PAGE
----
Carmagazine.com Words by: Mike Torch
In the very rapidly growing market for smallish crossovers, Lexus has promised its entrant, the new NX, will show up at their dealerships by year's end. Official pricing and MPG figures have yet to be released for the ride, which will be sold in 80 markets around the world. The Japanese company expects to initially sell around 3,000 a month here in the U.S., and is aiming the new utility vehicle at younger buyers (those in their 30's and 40's).
If after taking a slow, contemplative stroll around the new NX, then peeking inside (preferably at a F Sport with black or Rioja Red NuLuxe guts, or one equipped with the luxury package that includes the new Crème interior option), and afterwards stepping back and looking at the posh, intricate lights, the un-before seen style of door handles, the crossover's asymmetrical side mirrors, it's pricey wheels, and the mass-production-defying nose cone, and remaining unimpressed, cars probably simply aren't your thing. Pardon the vulgarity, but after our initial glance-over we were left drooling, and thinking every hipster across the land now has an additional dream car.
Like many of the latest vehicles being put out by the luxury carmaker, this car is in many ways artwork. It is remarkably stunning in person, and those left underwhelmed are better off sticking to things like stamp collecting or bird-watching. Do we sound jaded? That's because when a vehicle as thoughtful and brilliant as this one hits the road without across the board legitimate and well-deserved praise, we are.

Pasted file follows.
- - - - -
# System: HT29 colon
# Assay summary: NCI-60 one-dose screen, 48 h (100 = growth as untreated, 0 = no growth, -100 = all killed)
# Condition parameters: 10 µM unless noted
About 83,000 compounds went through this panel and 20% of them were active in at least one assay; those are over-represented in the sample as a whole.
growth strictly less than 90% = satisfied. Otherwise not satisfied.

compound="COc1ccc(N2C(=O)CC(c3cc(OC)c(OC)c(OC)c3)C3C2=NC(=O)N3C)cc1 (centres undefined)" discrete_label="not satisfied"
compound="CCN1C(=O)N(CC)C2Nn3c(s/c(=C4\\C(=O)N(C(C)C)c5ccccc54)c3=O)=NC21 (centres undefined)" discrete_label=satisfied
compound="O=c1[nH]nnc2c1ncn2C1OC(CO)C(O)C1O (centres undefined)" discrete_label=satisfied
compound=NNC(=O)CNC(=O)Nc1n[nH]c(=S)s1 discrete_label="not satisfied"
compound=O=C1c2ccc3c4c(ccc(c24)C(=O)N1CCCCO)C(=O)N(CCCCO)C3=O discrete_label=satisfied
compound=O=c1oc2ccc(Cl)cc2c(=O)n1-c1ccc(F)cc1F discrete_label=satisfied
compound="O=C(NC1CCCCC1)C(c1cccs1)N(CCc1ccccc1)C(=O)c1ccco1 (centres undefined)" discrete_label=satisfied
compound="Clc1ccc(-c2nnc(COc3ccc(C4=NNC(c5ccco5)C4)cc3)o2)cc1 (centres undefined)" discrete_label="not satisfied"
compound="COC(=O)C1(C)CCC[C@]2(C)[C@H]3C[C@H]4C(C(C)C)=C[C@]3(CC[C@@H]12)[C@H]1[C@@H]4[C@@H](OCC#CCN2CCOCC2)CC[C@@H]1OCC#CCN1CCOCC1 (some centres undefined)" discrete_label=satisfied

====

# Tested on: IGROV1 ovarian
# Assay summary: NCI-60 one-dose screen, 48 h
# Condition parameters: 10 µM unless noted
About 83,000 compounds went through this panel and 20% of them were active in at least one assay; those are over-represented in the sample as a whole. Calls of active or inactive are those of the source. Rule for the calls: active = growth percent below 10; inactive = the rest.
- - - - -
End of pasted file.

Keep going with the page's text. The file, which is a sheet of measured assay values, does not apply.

It will certainly give competitors like the Audi Q5, the BMW X3, and the Lincoln MKC a run for their money.
In the relatively new yet vastly-expanding offerings of small crossovers from automakers the world over, Lexus seems as intent as ever to lead the pack with its 2016 NX lineup. Though all of the pre-production models we drove warned, via clear signage on the passenger's sun visor, these were not the final product, it was perfectly impossible to find a single shortcoming without the firm spending something like 'half a Lexus LFA-money' to move the NX even a bit more upscale.